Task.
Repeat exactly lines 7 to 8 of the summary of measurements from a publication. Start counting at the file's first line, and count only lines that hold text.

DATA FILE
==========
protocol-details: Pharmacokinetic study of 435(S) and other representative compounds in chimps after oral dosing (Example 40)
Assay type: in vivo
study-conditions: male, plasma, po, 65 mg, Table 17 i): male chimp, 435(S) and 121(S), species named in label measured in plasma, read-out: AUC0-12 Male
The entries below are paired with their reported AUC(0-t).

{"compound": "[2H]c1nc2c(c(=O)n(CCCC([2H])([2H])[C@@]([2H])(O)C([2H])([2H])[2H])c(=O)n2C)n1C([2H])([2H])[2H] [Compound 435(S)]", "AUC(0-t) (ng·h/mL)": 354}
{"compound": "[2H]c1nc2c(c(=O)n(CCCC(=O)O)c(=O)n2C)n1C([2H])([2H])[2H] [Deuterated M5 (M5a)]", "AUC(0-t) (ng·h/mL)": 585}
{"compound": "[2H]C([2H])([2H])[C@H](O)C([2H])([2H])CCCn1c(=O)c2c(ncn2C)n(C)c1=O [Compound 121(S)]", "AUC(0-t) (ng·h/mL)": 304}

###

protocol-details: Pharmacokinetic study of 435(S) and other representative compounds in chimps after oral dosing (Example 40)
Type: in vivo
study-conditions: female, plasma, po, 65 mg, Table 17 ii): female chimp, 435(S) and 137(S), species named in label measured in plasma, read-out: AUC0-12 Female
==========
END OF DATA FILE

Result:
{"compound": "[2H]C([2H])([2H])[C@H](O)C([2H])([2H])CCCn1c(=O)c2c(ncn2C)n(C)c1=O [Compound 121(S)]", "AUC(0-t) (ng·h/mL)": 304}

###